Dear Santa Claus,

What a year, eh?  What happened to it?

In all of the hullabaloo, I believe I may have neglected to send you my annual note last year, for which I am terribly sorry.  Rest assured, despite this oversight, Roger and I are thinking of you and hope you, Mrs. Claus, the Elves and all the Reindeer are happy, healthy and ready for your upcoming big night of global gift giving. What a job you have!

While you have been busy getting ready to travel the globe, spreading your usual good cheer (I think you have a rather large task ahead this year), we’ve had our own busy schedule.  Lots of work demands which took me away from Crockern nearly every month.  I did travel to some terrific places like Ireland, the USA, Paris and Brussels, which made it fun.

Lots of friends and family visited us from near and far, which was a treat.  We traveled to Wales and managed several weekends away to visit friends throughout the UK.  We even spent a week on a canal boat winding through the country-side.  Have you ever done anything like that Santa?  I highly recommend it.

When home, we set about our usual projects and a hearty thank you is also in order for helping us with a good year for our garden.  After making needed improvements to the raised beds to keep the rabbits out, we enjoyed a terrific crop of lettuces, potatoes, tomatoes, chard, spinach, kale, cabbages, beets, strawberries, blueberries, rhubarb, asparagus and onions. Even now in the midst of winter, the garden is providing us with winter vegetables. If you wouldn’t mind, could you send our thanks to Mother Nature when you see her at the New Year? The weather this summer was great for the garden and we would love to put in our request for another splendid summer for 2017. Along with the garden, we had so many opportunities for BBQs and evenings in the hot tub.

I don’t have much for “the list” this year.  I could use some time to rest and reflect on this past year and focus on my intentions for 2017.  I am planning to use the holidays for precisely this activity.  For Roger, I’m wondering if we might not consider some head protection.  There was that concussion he suffered while laying a fence this summer.  But, after seeing Roger knock his head more than once on a low door frame or beam in the house, our friend Miriam suggested he could use a “house helmet”.  Old stone farmhouses are not easy places for someone his height and I’m wondering if your elves might have some suggestions.  I know they are short, but I’m guessing they may hit their heads on the underside of a work table from time to time.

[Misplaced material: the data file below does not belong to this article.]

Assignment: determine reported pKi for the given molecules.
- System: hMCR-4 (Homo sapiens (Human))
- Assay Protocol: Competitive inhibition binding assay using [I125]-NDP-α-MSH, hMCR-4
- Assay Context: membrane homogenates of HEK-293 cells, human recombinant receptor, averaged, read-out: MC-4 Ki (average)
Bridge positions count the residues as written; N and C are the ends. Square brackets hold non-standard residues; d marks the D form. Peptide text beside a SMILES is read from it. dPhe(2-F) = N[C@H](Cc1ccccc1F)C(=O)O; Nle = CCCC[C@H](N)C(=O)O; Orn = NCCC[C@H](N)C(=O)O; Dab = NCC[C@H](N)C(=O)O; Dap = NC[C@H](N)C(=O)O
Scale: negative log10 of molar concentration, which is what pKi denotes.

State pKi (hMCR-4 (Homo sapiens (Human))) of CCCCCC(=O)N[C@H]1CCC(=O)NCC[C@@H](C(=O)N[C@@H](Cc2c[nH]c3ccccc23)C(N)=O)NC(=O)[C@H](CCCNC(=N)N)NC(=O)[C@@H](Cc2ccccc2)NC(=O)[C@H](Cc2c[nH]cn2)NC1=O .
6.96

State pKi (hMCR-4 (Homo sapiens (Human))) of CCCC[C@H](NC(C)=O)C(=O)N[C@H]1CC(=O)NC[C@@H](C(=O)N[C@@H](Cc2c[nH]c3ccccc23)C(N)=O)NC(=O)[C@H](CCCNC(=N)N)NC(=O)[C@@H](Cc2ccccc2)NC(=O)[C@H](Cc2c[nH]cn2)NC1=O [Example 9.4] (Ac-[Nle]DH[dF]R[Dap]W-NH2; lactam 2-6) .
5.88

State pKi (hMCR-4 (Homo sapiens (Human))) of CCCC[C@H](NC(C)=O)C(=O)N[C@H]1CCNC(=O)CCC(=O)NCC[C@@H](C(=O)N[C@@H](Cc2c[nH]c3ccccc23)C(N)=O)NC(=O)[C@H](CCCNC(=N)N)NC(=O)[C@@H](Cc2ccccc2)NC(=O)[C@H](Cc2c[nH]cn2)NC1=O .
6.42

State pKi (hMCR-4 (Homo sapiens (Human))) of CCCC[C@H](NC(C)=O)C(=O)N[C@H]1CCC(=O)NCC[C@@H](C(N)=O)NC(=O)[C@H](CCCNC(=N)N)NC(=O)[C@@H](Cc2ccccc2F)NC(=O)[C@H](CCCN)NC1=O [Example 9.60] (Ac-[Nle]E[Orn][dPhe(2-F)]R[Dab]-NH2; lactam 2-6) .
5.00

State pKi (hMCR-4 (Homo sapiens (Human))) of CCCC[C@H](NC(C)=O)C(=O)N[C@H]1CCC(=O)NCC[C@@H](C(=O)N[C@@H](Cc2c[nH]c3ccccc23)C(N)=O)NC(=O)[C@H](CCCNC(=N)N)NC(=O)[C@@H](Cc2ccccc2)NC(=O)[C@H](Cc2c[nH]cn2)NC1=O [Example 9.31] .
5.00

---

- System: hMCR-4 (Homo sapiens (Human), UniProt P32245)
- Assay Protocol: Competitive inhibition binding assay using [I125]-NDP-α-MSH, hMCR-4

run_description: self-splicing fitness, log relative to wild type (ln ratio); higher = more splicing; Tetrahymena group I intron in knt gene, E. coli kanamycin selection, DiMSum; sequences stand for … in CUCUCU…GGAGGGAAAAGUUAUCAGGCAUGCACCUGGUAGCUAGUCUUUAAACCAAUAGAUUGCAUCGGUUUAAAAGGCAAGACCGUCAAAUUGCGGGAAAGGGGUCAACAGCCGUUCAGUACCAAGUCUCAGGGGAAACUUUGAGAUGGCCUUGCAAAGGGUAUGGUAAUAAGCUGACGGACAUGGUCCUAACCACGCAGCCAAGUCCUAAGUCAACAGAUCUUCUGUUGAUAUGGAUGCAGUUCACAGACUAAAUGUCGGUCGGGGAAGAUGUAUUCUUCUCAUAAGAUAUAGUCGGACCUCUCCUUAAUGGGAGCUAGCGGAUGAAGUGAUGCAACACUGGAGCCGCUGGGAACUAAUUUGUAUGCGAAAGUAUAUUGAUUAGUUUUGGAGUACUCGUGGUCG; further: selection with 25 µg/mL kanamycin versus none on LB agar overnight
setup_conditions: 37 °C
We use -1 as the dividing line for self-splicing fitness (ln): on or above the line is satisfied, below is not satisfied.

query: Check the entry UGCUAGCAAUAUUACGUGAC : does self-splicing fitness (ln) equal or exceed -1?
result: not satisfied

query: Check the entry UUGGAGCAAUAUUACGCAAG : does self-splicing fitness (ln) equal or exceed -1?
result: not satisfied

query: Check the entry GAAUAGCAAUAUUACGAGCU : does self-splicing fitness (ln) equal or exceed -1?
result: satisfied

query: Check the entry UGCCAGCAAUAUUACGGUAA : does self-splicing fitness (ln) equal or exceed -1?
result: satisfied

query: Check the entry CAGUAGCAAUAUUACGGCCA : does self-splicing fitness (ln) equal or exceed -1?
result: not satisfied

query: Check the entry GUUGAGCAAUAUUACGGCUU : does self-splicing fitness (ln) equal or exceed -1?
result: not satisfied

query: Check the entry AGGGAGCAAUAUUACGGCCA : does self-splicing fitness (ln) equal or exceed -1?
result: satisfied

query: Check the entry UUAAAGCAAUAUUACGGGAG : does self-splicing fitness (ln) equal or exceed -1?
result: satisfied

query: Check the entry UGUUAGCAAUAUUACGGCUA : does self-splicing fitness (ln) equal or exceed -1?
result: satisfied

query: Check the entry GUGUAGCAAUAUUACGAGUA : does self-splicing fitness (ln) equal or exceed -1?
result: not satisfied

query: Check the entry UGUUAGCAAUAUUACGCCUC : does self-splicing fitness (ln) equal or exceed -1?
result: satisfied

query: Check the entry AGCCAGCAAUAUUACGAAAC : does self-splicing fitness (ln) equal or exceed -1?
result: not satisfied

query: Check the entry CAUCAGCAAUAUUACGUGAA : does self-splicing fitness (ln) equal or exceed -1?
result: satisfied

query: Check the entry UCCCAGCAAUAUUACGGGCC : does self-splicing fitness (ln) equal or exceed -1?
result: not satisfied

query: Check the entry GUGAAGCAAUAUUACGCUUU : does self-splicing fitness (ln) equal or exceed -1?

The chickens have had a good year and in preparation for the holiday season, are taking several weeks off from egg laying.  The one Roger nursed back to health is happily scratching for worms with her mates as I write this.  All six of our hens have recently finished moulting, so we are anticipating their winter break is soon coming to a close and we’ll be back into having too many eggs.  If that happens when you are flying past, we’ll make you an omelette or a soft boiled egg.

We think you’ll enjoy a few improvements since your last visit.  We finished the floors and walls by the wood-burner, making that room cozy as can be.  We still have to work on the ceiling, but we’re not in a particular rush.  Of course, if you or the elves are looking for a short working holiday, let us know and we’ll move the furniture out of that space and you can help sand the beams.  You’ll like the staircase we refinished and now that the water system is up to date, you may have some thoughts about whether we carry on with the work in the kitchen, finish the office, or start the small bathroom next.

When you arrive please be aware Sam is moving slowly and can’t hear as well these days, so you may need to bend down to give him a little scratch behind the ear.  When you do, be warned that Millie will thrust her chew toy into your hands and insist on a game of tug.  She’s not met any reindeer yet, but likes meeting other dogs.  She’s shown no interest in the Dartmoor ponies, sheep and cattle she’s encountered, so we’re guessing your team of eight reindeer plus Rudolph will be a welcome set of friends.  Warn your team, she does enjoy a good game of chase!

Bit of a non-sequitur Santa, but can you vote?  I received my British citizenship this spring, and with my new dual citizenship, had the right to vote in both the UK referendum and the USA presidential election.   You have such an unusual address, it’s unclear where you cast a vote.  And, does your system of democracy involve electoral colleges?